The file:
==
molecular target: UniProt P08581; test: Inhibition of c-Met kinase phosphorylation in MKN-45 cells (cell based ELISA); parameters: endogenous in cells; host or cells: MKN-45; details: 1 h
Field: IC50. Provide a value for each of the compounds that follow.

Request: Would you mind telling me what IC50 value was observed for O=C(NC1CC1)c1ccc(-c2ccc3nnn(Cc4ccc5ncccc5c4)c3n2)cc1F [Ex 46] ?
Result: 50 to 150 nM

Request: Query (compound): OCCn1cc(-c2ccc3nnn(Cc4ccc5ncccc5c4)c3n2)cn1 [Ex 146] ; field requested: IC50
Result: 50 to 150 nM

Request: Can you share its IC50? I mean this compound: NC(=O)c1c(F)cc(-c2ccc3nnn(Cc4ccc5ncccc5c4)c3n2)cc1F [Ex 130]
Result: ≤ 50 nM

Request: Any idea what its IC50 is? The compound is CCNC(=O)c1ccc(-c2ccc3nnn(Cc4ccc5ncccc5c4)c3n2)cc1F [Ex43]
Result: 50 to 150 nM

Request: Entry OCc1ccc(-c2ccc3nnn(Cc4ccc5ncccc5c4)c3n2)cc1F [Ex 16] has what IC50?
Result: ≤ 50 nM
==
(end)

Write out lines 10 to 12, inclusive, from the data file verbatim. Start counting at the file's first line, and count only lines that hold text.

Result: 50 to 150 nM

Request: Entry OCc1ccc(-c2ccc3nnn(Cc4ccc5ncccc5c4)c3n2)cc1F [Ex 16] has what IC50?
Result: ≤ 50 nM